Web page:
There’s a curious notion amongst managers of volunteers that a person changes when they move from being paid for the work they do to become a volunteer. Those managers believe that the whole motivation thing flips when financial reward ceases. They believe, too, that someone who understands about how to ensure the motivation of an employee could never understand the motivation of a volunteer.
It’s like one is from Venus and the other from Mars. Somehow, so the sayings go, they are different beings. And only those who have done time working with volunteers understand volunteer motivation.
But is there a difference? Is the theory different? Do people change? Or are they just two sides of the same coin, and easily understood?
A good starting place is the definition of motivation itself.
Motivation is the inner drive that causes a person to start something, and to put effort in to that activity. It’s the drive that determines the size of the effort expended and how that effort is directed. And it’s the drive that causes a person to stop doing one thing and to change, and do something else. In all, that gives five motivational drivers – start, size of effort, direction of effort, stop and change.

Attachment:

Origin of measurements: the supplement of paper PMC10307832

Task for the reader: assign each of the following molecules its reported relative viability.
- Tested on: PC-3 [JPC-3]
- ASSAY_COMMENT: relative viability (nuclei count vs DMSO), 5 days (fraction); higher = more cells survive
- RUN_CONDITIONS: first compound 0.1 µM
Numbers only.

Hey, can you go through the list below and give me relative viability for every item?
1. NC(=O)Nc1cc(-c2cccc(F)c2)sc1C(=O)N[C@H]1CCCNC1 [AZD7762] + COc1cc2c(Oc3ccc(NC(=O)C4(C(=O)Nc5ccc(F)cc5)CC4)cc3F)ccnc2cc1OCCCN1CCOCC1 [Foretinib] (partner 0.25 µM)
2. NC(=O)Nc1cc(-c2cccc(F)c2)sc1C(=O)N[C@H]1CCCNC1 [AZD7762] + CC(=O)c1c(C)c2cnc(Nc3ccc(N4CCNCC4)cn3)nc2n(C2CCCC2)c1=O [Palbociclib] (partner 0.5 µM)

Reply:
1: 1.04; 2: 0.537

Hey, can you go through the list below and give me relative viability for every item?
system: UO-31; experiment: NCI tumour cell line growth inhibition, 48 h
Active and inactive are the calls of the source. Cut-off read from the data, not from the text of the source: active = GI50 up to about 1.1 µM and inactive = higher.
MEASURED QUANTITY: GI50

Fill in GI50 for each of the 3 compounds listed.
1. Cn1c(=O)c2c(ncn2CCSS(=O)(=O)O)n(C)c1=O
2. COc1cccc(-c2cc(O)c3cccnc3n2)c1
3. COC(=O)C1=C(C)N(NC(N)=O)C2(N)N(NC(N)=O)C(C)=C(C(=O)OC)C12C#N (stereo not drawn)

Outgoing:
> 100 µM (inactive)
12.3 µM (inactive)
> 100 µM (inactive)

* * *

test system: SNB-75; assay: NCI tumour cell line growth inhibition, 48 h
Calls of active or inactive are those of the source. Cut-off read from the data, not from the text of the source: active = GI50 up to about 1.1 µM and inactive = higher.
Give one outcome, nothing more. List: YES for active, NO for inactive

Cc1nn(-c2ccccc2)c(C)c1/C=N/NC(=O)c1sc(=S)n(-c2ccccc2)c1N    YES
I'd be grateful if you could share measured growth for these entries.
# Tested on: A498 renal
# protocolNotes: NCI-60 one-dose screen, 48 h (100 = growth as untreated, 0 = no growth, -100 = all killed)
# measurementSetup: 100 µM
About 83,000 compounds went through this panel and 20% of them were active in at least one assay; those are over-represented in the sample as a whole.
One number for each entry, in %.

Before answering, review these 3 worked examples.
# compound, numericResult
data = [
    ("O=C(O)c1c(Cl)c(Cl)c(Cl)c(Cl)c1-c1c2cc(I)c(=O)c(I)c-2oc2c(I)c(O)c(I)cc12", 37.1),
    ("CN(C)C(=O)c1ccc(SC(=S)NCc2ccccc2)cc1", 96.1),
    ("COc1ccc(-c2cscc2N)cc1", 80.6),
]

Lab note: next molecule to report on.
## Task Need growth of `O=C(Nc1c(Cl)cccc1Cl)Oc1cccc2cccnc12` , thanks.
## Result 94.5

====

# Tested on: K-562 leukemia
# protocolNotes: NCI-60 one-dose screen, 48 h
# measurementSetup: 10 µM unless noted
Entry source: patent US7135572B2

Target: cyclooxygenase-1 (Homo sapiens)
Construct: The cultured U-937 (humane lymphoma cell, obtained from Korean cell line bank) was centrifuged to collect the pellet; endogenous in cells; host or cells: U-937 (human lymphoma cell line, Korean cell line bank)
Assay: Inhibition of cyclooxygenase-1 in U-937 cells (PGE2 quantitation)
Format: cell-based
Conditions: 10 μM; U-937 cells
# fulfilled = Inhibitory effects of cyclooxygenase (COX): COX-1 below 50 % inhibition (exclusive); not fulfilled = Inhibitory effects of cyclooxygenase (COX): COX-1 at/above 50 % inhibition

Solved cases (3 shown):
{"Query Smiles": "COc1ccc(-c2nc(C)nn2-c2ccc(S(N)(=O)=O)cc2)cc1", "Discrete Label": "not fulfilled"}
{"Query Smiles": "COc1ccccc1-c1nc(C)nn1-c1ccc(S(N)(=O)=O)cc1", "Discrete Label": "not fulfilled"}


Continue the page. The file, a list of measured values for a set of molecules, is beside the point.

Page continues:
There’s nothing here suggesting that such a drive only works when there’s money involved. Indeed, it’s long-proven that money itself is not a motivator. Generally, psychologists and management scientists have shown that there must be a sufficiency of money (from employment or private means) but beyond a certain limit, more money will not change any of the five motivation outcomes noted above.
Arguably, of course, if this is true, a person will only volunteer if they have a sufficiency for their needs. Below that, they will be motivated more by needs, and the need to feed, clothe and house themselves and their family. We discussed needs in a recent blog about managing volunteers.